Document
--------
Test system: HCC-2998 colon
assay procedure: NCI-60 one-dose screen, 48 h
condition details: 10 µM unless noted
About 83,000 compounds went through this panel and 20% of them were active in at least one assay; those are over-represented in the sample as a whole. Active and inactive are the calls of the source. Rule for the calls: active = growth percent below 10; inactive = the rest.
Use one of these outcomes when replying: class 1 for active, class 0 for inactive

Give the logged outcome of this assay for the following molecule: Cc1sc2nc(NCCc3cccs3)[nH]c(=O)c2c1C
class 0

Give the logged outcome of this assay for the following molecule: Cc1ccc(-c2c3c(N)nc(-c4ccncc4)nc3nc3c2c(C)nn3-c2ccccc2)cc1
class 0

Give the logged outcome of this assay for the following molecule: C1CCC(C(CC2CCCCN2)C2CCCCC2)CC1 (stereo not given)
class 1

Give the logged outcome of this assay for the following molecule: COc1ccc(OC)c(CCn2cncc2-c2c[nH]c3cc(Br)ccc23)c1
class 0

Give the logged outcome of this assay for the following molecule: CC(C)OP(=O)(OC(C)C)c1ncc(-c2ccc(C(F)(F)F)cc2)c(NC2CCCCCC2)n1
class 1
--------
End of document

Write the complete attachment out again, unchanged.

Test system: HCC-2998 colon
assay procedure: NCI-60 one-dose screen, 48 h
condition details: 10 µM unless noted
About 83,000 compounds went through this panel and 20% of them were active in at least one assay; those are over-represented in the sample as a whole. Active and inactive are the calls of the source. Rule for the calls: active = growth percent below 10; inactive = the rest.
Use one of these outcomes when replying: class 1 for active, class 0 for inactive

Give the logged outcome of this assay for the following molecule: Cc1sc2nc(NCCc3cccs3)[nH]c(=O)c2c1C
class 0

Give the logged outcome of this assay for the following molecule: Cc1ccc(-c2c3c(N)nc(-c4ccncc4)nc3nc3c2c(C)nn3-c2ccccc2)cc1
class 0

Give the logged outcome of this assay for the following molecule: C1CCC(C(CC2CCCCN2)C2CCCCC2)CC1 (stereo not given)
class 1

Give the logged outcome of this assay for the following molecule: COc1ccc(OC)c(CCn2cncc2-c2c[nH]c3cc(Br)ccc23)c1
class 0

Give the logged outcome of this assay for the following molecule: CC(C)OP(=O)(OC(C)C)c1ncc(-c2ccc(C(F)(F)F)cc2)c(NC2CCCCCC2)n1
class 1